"Indeed, we feel bound to point out that your invitation to President Bush may thus constitute an abetting of the crimes he and his administration and military continue to commit. As such you and your colleagues could be personally liable to prosecution under the Crimes against Humanity and War Crimes Act by virtue of section 21 of the Canadian Criminal Code, for crimes so serious that they are punishable in Canada by up to life imprisonment. Abetting a crime, as the Attorney General will advise, is regarded as equally criminal to actually committing it and is complete when one intentionally, knowingly, or with willful blindness encourages the commission of a crime by another."

    This, then, is how many see the status of George W. Bush, the Commander-in-Chief of the army of a country that is said to "control the entire region between the Mediterranean and the Hindukush Mountains" and that "now commands - owns or rents - 702 military bases in 130 countries". Thus, regardless of the official position of governments around the world, ordinary people have passed a verdict that cannot be changed, over-looked or over-turned by any amount of state propaganda: Bush and his colleagues are guilty of war crimes.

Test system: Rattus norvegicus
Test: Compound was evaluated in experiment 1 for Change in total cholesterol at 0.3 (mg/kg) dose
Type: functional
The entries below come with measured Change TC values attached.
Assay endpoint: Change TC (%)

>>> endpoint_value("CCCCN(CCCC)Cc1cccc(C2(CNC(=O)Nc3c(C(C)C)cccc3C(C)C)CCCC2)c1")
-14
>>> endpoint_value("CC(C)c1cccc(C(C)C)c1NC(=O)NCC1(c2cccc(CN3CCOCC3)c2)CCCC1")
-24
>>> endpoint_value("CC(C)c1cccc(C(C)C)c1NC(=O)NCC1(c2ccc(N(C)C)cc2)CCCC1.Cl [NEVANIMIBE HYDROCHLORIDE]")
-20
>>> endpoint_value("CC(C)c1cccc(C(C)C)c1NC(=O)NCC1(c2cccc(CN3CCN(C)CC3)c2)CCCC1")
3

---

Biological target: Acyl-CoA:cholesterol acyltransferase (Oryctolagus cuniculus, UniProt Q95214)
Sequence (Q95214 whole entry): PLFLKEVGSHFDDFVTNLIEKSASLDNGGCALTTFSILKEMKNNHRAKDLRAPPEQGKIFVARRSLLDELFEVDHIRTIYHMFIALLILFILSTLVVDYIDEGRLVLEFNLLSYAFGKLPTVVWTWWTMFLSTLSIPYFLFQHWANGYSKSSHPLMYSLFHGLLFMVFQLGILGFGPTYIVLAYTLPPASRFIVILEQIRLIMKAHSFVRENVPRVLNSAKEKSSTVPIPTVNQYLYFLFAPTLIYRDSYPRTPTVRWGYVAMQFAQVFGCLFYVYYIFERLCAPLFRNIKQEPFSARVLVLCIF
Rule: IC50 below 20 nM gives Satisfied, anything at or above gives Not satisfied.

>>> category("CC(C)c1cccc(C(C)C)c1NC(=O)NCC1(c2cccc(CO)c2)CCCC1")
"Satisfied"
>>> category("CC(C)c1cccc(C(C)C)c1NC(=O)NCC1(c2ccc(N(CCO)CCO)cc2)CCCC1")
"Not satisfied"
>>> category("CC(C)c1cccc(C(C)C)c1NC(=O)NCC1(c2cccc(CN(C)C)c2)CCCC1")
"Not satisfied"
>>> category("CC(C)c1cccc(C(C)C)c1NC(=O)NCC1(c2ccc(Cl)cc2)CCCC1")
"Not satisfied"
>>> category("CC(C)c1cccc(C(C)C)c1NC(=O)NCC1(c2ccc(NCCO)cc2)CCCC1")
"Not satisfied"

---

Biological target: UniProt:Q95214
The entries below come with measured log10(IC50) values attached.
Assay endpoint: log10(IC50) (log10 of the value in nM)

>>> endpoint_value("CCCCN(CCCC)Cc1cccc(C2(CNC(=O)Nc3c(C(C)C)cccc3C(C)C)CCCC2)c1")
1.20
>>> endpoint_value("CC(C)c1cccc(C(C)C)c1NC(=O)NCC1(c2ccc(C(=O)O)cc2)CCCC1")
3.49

But this may be the lightest verdict of history -- the real verdict has been pronounced by the dead, rather than the living. Thousands of men, women and children whose lives have been so brutally terminated on the orders of Bush and his generals have not died in vain. No human being's death is in vain; blood cries out for recompense and a higher order of justice that ultimately controls the flow of human destiny on this planet, performs its function without fail; this has been the case since the dawn of history and it will remain a veritable truth until the Day when the Trumpet is blown.

    Of course, those who do not believe in this historically proven normative practice of the Creator may not share the inevitability of the coming justice through this higher Court. That does not alter this fundamental aspect of the human condition, nor does it lessen the burden of those who have committed crimes so grave that they cannot even visit another country without invoking public outrage.
    http://jang.com.pk/thenews/dec2004-d...04/oped/o5.htm
    Last edited by Ray; 17 Dec 04, at 20:00.